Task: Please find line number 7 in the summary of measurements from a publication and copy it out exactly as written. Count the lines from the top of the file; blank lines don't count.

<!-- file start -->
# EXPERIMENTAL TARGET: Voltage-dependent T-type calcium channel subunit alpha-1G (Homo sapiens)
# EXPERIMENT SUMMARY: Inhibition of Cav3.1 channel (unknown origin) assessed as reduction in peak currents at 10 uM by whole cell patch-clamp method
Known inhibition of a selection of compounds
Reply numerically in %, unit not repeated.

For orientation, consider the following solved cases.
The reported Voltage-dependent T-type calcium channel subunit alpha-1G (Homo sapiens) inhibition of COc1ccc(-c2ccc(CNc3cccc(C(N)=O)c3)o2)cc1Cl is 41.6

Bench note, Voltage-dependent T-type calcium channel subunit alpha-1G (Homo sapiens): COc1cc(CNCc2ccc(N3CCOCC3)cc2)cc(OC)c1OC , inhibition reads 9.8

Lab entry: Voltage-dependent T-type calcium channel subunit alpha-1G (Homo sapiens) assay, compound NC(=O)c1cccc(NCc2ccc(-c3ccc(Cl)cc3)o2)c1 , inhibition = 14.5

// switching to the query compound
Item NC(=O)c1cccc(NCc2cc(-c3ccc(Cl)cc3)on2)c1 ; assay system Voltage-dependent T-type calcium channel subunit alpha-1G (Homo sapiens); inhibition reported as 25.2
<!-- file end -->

Bench note, Voltage-dependent T-type calcium channel subunit alpha-1G (Homo sapiens): COc1cc(CNCc2ccc(N3CCOCC3)cc2)cc(OC)c1OC , inhibition reads 9.8